The Emperor’s Journey to the Moon
The year: 712 C.E. The place: the great Chang’an, meaning “eternal peace.” This is the capital city of the Tang Dynasty, the most glorious and prosperous of all dynasties throughout China’s 5,000 years. It is time for the reign of a new “Son of Heaven”—Emperor Tang Xuanzong.
Xuanzong was not the eldest son of Emperor Ruizong, but he was the most talented. And so, with unrest brewing in the imperial palace, he was chosen to succeed and took the throne at 27 years old.
He enjoyed studying the Tao, or the Way of the universe. Xuanzong often invited well-known Taoist masters to his palace, and became friends with one of the “Eight Taoist Immortals,” Master Zhang Guolao, famous for riding his donkey backward. The Taoist tradition is replete with feats of magic, and accomplished practitioners would sometimes casually demonstrate their abilities for the emperor. And then, one day, it happened.
It was in that first year of Xuanzong’s reign that a Taoist master invited him to go on an unusual excursion—a journey to the Moon Palace. The old Taoist tossed his staff into the sky, where it morphed into a gigantic silver bridge stretching up toward the heavens, disappearing in the direction of Earth’s satellite. The Taoist and the emperor stepped onto the bridge and left the planet.
They ascended for some time before being dazzled by a great luminescence before them. Approaching the moon, they found themselves in front of the gate of a grand city. This, explained the Taoist, was the Moon Palace.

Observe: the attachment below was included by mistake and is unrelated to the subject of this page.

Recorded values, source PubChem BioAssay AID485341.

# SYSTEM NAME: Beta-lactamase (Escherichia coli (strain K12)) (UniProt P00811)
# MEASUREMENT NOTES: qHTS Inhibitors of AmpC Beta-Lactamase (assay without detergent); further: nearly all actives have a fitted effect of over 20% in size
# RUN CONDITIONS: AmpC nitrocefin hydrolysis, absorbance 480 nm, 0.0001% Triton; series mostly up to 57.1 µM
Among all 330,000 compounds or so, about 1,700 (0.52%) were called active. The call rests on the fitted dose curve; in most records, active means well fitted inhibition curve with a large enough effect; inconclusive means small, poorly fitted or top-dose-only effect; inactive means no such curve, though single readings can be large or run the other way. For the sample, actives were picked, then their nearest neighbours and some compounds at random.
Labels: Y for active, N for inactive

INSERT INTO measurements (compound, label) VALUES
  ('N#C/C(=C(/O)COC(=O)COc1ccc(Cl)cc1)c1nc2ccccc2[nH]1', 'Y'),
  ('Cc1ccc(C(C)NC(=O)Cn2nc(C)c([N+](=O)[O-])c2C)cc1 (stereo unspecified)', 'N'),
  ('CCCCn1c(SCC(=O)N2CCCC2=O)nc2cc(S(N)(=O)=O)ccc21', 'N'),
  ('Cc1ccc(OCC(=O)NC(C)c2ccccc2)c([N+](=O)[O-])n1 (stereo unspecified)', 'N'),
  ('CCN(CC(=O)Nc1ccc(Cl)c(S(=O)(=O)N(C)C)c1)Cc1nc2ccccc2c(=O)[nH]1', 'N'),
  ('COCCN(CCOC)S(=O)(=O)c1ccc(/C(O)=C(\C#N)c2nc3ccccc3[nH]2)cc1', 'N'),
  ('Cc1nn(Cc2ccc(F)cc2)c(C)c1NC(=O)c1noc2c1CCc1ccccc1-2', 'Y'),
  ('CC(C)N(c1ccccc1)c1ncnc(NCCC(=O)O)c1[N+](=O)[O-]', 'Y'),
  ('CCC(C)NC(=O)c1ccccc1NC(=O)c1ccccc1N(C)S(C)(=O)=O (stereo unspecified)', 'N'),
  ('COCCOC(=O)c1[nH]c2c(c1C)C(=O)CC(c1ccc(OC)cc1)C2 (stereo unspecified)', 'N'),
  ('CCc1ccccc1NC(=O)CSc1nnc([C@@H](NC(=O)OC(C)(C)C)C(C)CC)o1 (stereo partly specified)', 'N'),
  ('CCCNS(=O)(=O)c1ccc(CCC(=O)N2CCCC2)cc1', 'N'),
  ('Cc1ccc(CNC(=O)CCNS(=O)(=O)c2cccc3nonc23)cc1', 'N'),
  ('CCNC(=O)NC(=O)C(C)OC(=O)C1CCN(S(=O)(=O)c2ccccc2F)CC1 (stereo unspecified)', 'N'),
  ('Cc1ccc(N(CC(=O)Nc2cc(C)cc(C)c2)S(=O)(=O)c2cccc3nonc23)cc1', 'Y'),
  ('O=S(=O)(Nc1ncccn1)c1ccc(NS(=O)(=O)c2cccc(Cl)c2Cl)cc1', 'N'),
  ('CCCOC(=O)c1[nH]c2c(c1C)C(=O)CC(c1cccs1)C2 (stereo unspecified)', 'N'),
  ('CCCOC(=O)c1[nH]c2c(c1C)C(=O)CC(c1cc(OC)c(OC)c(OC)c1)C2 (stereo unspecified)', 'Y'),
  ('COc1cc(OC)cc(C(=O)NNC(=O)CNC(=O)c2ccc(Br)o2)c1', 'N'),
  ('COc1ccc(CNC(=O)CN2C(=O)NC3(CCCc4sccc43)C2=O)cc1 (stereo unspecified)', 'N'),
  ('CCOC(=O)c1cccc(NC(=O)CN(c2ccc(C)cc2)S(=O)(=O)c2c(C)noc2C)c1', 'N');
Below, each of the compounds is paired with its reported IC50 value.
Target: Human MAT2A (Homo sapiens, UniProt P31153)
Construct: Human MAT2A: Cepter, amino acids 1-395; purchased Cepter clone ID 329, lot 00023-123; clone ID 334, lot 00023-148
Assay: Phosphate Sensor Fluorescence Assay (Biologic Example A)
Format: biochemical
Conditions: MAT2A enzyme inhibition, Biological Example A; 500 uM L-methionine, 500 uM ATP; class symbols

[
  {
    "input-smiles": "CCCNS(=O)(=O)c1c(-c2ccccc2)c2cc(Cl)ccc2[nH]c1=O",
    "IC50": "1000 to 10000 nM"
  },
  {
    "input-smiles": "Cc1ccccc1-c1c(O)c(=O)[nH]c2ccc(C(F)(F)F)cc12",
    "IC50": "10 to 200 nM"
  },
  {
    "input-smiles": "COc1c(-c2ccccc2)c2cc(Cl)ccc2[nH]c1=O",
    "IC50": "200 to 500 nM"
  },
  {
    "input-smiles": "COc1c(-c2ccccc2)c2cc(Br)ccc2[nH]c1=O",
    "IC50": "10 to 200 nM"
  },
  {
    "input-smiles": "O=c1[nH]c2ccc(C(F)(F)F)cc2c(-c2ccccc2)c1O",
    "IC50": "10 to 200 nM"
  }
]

In the Moon Palace, beautiful heavenly maidens danced. Some were riding magical white birds while others were playing musical instruments and dancing in a spacious court surrounded by evergreens.
“What is that costume they are wearing?” Xuanzong asked the old Taoist.
“That is called ‘Rainbow Skirts, Feather Coats’,” the Taoist replied. “They are playing a tune called ‘Purple Cloud Melody’.”
Xuanzong fastened the melody in his memory. Soon their brief visit was over, and the old Taoist and Xuanzong descended back to Earth, to the courtyard of the imperial palace in the capital city of Chang’an. There, in the still night illumed by the moon’s beaming gaze, Xuanzong could almost hear the tune of the maidens’ dance. He immediately wrote down the music and the dance.
To this day, "Rainbow Skirts, Feather Coats" continues to be performed, here on Earth. Perhaps, some day, the celestial ladies of the Moon Palace will come down to grace us with a visit.
The 2013 Shen Yun dance, The Emperor Journeys to the Moon was inspired by this story.